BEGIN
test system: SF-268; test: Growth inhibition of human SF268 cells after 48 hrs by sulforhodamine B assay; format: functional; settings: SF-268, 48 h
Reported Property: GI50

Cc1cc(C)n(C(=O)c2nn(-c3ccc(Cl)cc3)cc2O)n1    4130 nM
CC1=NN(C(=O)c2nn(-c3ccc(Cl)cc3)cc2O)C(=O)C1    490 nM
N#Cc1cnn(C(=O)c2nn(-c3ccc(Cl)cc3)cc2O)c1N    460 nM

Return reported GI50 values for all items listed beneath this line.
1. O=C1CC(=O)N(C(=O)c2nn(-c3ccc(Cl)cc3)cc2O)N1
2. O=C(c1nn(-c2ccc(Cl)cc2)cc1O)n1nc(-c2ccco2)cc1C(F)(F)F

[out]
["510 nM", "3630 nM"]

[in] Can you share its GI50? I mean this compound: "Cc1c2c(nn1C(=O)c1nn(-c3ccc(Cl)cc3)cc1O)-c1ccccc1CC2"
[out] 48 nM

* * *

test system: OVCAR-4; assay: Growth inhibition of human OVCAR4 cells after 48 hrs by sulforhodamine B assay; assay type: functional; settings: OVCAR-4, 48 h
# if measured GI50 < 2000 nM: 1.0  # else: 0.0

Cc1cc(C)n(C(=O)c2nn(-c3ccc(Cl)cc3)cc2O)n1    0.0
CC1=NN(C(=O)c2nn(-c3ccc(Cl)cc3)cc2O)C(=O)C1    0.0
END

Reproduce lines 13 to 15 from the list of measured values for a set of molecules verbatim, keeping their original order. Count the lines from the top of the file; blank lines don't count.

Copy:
* * *

test system: OVCAR-4; assay: Growth inhibition of human OVCAR4 cells after 48 hrs by sulforhodamine B assay; assay type: functional; settings: OVCAR-4, 48 h
# if measured GI50 < 2000 nM: 1.0  # else: 0.0